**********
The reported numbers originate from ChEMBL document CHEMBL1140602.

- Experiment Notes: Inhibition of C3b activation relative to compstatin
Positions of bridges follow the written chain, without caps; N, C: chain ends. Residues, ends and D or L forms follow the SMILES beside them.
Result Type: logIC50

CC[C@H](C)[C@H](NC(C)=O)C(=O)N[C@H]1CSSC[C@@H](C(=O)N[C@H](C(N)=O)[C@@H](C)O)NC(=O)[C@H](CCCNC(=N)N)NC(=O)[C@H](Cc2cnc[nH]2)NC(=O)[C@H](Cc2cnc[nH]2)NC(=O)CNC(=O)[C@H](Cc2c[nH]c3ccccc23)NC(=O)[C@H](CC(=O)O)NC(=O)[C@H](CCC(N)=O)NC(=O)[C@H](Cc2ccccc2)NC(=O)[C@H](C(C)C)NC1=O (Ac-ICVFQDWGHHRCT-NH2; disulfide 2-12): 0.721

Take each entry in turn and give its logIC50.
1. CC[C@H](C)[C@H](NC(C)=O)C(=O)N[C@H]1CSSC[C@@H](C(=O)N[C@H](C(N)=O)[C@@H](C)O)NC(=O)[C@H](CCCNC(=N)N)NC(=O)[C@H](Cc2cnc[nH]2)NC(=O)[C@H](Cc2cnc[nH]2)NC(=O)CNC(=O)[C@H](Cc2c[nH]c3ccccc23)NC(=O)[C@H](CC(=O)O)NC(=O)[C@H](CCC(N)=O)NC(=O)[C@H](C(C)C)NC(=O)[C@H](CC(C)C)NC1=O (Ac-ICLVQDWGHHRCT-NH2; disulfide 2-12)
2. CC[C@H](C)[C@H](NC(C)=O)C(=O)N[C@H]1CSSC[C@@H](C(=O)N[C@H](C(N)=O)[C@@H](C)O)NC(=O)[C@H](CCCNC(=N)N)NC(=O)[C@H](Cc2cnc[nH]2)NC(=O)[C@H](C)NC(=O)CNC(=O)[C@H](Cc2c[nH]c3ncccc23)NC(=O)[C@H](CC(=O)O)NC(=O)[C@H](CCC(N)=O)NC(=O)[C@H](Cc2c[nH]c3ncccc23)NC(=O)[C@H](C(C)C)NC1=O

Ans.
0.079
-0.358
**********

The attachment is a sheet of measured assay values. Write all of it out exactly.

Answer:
The reported numbers originate from ChEMBL document CHEMBL1140602.

- Experiment Notes: Inhibition of C3b activation relative to compstatin
Positions of bridges follow the written chain, without caps; N, C: chain ends. Residues, ends and D or L forms follow the SMILES beside them.
Result Type: logIC50

CC[C@H](C)[C@H](NC(C)=O)C(=O)N[C@H]1CSSC[C@@H](C(=O)N[C@H](C(N)=O)[C@@H](C)O)NC(=O)[C@H](CCCNC(=N)N)NC(=O)[C@H](Cc2cnc[nH]2)NC(=O)[C@H](Cc2cnc[nH]2)NC(=O)CNC(=O)[C@H](Cc2c[nH]c3ccccc23)NC(=O)[C@H](CC(=O)O)NC(=O)[C@H](CCC(N)=O)NC(=O)[C@H](Cc2ccccc2)NC(=O)[C@H](C(C)C)NC1=O (Ac-ICVFQDWGHHRCT-NH2; disulfide 2-12): 0.721

Take each entry in turn and give its logIC50.
1. CC[C@H](C)[C@H](NC(C)=O)C(=O)N[C@H]1CSSC[C@@H](C(=O)N[C@H](C(N)=O)[C@@H](C)O)NC(=O)[C@H](CCCNC(=N)N)NC(=O)[C@H](Cc2cnc[nH]2)NC(=O)[C@H](Cc2cnc[nH]2)NC(=O)CNC(=O)[C@H](Cc2c[nH]c3ccccc23)NC(=O)[C@H](CC(=O)O)NC(=O)[C@H](CCC(N)=O)NC(=O)[C@H](C(C)C)NC(=O)[C@H](CC(C)C)NC1=O (Ac-ICLVQDWGHHRCT-NH2; disulfide 2-12)
2. CC[C@H](C)[C@H](NC(C)=O)C(=O)N[C@H]1CSSC[C@@H](C(=O)N[C@H](C(N)=O)[C@@H](C)O)NC(=O)[C@H](CCCNC(=N)N)NC(=O)[C@H](Cc2cnc[nH]2)NC(=O)[C@H](C)NC(=O)CNC(=O)[C@H](Cc2c[nH]c3ncccc23)NC(=O)[C@H](CC(=O)O)NC(=O)[C@H](CCC(N)=O)NC(=O)[C@H](Cc2c[nH]c3ncccc23)NC(=O)[C@H](C(C)C)NC1=O

Ans.
0.079
-0.358